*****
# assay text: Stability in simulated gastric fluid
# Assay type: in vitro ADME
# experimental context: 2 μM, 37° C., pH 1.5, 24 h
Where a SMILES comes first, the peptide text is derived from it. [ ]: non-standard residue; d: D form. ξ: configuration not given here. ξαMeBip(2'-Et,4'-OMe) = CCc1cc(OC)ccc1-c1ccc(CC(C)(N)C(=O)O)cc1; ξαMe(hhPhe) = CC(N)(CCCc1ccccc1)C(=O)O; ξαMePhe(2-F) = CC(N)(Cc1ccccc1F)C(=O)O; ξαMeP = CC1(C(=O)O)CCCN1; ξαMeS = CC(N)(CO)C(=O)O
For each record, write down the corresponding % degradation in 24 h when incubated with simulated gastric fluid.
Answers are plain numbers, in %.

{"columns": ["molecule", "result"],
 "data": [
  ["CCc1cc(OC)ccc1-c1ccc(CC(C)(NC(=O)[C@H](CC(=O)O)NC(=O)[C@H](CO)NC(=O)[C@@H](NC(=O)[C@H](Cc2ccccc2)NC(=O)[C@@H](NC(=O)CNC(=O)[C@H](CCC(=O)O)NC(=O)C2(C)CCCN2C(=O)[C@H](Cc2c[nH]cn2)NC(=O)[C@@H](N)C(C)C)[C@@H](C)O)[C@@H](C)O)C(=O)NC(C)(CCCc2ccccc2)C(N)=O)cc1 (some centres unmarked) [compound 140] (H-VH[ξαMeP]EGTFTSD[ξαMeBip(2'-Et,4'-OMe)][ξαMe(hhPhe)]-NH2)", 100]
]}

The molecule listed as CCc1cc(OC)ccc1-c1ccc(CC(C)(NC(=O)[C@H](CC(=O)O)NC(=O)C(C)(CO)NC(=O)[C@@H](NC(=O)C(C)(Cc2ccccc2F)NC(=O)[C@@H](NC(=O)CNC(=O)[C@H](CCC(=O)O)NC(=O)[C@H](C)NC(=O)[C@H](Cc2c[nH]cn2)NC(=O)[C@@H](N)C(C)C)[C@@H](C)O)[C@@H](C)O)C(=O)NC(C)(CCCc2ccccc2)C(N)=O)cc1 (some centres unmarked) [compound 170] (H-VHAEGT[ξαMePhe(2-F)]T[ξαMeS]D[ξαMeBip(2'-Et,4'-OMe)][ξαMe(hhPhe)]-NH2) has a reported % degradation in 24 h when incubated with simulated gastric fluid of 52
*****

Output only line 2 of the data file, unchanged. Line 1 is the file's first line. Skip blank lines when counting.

# Assay type: in vitro ADME